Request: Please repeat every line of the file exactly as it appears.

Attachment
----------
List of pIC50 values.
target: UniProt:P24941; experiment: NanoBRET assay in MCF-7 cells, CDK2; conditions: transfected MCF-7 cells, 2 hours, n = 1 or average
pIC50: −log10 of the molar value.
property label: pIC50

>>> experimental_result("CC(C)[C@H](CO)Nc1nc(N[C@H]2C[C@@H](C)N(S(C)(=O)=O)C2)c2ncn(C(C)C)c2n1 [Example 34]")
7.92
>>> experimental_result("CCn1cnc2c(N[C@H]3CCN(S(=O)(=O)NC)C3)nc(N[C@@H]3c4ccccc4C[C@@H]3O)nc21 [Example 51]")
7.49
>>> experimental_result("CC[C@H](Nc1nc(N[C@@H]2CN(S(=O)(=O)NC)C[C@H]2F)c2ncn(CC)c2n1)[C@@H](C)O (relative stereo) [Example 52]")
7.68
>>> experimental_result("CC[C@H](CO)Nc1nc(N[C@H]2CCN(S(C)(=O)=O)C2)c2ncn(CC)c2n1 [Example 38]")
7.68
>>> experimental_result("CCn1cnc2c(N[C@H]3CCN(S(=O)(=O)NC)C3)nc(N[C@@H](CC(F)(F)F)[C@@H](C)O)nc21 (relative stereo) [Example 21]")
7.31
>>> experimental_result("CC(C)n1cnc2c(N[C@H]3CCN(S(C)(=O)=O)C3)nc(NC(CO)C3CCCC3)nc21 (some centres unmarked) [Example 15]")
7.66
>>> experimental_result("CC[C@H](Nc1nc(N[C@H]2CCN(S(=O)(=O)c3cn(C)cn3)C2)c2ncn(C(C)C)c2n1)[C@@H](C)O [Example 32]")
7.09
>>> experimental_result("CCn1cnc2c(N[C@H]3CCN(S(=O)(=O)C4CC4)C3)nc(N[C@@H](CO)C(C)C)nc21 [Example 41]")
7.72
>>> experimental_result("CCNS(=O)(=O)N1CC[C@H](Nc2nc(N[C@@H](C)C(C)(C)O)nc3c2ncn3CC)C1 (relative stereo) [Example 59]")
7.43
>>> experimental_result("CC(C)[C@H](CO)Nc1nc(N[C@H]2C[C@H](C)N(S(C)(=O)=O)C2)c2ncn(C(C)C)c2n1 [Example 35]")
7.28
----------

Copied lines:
List of pIC50 values.
target: UniProt:P24941; experiment: NanoBRET assay in MCF-7 cells, CDK2; conditions: transfected MCF-7 cells, 2 hours, n = 1 or average
pIC50: −log10 of the molar value.
property label: pIC50

>>> experimental_result("CC(C)[C@H](CO)Nc1nc(N[C@H]2C[C@@H](C)N(S(C)(=O)=O)C2)c2ncn(C(C)C)c2n1 [Example 34]")
7.92
>>> experimental_result("CCn1cnc2c(N[C@H]3CCN(S(=O)(=O)NC)C3)nc(N[C@@H]3c4ccccc4C[C@@H]3O)nc21 [Example 51]")
7.49
>>> experimental_result("CC[C@H](Nc1nc(N[C@@H]2CN(S(=O)(=O)NC)C[C@H]2F)c2ncn(CC)c2n1)[C@@H](C)O (relative stereo) [Example 52]")
7.68
>>> experimental_result("CC[C@H](CO)Nc1nc(N[C@H]2CCN(S(C)(=O)=O)C2)c2ncn(CC)c2n1 [Example 38]")
7.68
>>> experimental_result("CCn1cnc2c(N[C@H]3CCN(S(=O)(=O)NC)C3)nc(N[C@@H](CC(F)(F)F)[C@@H](C)O)nc21 (relative stereo) [Example 21]")
7.31
>>> experimental_result("CC(C)n1cnc2c(N[C@H]3CCN(S(C)(=O)=O)C3)nc(NC(CO)C3CCCC3)nc21 (some centres unmarked) [Example 15]")
7.66
>>> experimental_result("CC[C@H](Nc1nc(N[C@H]2CCN(S(=O)(=O)c3cn(C)cn3)C2)c2ncn(C(C)C)c2n1)[C@@H](C)O [Example 32]")
7.09
>>> experimental_result("CCn1cnc2c(N[C@H]3CCN(S(=O)(=O)C4CC4)C3)nc(N[C@@H](CO)C(C)C)nc21 [Example 41]")
7.72
>>> experimental_result("CCNS(=O)(=O)N1CC[C@H](Nc2nc(N[C@@H](C)C(C)(C)O)nc3c2ncn3CC)C1 (relative stereo) [Example 59]")
7.43
>>> experimental_result("CC(C)[C@H](CO)Nc1nc(N[C@H]2C[C@H](C)N(S(C)(=O)=O)C2)c2ncn(C(C)C)c2n1 [Example 35]")
7.28